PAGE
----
“We have got to do a better job with these three things or we will never be able to bring the costs down, and we’ll be in this spiraling — the same kind of relentless increase that we’ve had for the last four or five years,” she said.
But Gage also noted that recent cuts to higher education have already resulted in thinning staffs at universities, and many campuses have begun to tap their academic core — degree programs, course sections and faculty — to fill budgetary gaps.
The UNC system has absorbed more than $1 billion in state funding cuts during the last five years. A reduction in funding of $414 million, or 15.6 percent, last year prompted universities to eliminate about 3,000 filled positions and hundreds of course sections.
A climate of fiscal constraint at both the state and university level has contributed to increasingly tense relations between state legislators and higher education administrators.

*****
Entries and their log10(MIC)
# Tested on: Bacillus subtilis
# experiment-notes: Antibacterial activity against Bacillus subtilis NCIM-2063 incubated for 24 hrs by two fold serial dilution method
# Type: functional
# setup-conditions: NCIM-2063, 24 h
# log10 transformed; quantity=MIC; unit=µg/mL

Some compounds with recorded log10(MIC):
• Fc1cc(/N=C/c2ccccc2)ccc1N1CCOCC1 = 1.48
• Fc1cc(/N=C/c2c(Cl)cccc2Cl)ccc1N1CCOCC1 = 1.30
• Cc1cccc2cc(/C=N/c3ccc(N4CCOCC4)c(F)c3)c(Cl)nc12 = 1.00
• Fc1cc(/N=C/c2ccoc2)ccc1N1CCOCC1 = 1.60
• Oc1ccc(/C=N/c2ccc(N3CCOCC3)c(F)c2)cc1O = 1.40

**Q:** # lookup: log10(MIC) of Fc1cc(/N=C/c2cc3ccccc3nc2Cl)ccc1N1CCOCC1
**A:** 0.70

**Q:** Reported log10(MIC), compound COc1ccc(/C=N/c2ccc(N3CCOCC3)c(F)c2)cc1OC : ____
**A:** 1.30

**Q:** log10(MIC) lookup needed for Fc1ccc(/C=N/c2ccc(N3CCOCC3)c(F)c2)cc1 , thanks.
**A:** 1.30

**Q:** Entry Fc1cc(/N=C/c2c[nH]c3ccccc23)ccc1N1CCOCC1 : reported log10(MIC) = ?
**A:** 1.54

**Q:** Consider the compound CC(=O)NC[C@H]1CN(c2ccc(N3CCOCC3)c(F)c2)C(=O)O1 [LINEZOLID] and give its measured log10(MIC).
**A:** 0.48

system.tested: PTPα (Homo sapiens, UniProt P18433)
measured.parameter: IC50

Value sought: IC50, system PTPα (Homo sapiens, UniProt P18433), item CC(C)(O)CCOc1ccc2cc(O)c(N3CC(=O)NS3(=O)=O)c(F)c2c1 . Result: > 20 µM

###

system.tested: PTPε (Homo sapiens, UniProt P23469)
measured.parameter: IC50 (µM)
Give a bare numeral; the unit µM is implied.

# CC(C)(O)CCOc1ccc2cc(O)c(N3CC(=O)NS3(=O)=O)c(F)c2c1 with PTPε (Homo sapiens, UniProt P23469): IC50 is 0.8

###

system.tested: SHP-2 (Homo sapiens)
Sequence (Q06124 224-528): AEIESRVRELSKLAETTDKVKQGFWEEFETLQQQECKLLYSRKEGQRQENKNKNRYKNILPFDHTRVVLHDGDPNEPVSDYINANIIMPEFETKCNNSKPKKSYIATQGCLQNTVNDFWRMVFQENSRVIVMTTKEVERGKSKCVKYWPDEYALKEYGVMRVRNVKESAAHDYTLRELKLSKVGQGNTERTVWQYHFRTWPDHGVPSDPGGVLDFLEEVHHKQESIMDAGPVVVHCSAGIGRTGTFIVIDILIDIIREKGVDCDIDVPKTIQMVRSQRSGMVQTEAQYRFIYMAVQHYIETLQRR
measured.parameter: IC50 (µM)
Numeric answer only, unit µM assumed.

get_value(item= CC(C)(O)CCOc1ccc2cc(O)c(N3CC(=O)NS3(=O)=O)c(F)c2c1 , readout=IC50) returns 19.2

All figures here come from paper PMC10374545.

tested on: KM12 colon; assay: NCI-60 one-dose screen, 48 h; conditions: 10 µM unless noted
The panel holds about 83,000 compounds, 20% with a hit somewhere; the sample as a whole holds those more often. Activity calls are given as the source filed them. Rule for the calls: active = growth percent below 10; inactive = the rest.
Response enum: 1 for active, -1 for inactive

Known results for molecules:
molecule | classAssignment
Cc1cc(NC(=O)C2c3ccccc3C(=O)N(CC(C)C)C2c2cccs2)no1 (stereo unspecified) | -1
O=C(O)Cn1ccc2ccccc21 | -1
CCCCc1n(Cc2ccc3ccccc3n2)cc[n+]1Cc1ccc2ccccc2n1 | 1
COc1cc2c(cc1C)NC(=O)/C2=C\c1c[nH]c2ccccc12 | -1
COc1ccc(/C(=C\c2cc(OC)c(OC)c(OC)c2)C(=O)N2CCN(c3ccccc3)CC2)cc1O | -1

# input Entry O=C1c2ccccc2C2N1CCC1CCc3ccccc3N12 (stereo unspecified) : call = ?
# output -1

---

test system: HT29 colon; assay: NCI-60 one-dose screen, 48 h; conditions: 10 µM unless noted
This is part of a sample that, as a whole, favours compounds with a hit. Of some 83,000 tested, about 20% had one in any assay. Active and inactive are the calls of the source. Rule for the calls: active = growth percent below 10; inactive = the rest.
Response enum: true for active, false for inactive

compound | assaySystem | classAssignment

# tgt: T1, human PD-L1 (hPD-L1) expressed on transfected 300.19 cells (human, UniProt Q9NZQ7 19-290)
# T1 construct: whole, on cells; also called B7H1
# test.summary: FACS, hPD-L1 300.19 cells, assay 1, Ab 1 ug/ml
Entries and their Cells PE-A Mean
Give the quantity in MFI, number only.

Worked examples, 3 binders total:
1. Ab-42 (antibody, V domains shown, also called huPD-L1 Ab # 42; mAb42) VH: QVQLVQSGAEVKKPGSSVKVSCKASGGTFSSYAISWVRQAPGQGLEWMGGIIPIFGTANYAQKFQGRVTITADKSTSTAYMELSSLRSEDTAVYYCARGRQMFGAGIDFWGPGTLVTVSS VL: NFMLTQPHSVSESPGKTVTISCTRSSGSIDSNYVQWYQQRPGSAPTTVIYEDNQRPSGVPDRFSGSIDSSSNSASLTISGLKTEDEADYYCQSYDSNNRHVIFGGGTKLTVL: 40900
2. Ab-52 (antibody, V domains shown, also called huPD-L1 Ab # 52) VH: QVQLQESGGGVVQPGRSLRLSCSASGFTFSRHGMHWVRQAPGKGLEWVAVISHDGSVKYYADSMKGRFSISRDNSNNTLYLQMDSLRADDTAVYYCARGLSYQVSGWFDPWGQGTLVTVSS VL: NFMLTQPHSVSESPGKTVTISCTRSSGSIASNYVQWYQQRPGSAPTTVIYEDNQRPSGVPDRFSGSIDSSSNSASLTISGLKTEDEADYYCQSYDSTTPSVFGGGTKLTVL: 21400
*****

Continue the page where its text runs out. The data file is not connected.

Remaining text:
Some legislators have called for universities to be more efficient before asking for more state money and raising tuition, while administrators have countered that they’re struggling to maintain academic quality on their campuses with reduced funding.
Marilyn Sheerer, provost and senior vice chancellor for academic affairs at East Carolina University, said universities have been diligently responding to the state legislature’s charge to be more accountable by reallocating resources.
“It’s a direct link to what they’ve been asking us to do,” Sheerer said. “We’re taking it very seriously, and we’re trying to show as best we can that we’re good stewards of the resources we have.”